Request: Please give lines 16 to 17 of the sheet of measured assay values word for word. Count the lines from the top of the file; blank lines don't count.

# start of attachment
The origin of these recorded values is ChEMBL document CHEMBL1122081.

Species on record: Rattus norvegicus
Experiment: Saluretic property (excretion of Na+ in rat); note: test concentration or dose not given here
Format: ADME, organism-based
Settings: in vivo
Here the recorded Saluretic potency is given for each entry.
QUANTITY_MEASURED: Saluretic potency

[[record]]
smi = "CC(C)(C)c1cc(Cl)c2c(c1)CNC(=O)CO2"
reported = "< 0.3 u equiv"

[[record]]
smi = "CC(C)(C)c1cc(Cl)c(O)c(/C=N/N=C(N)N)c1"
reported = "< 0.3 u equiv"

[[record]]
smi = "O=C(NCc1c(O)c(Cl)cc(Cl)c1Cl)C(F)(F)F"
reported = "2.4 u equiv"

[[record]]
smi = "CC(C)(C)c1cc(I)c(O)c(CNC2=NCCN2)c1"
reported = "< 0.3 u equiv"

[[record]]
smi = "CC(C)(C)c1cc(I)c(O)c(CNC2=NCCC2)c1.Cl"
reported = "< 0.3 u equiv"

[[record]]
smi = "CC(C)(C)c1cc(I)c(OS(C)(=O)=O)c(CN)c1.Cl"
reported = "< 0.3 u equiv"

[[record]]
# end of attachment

reported = "2.4 u equiv"

[[record]]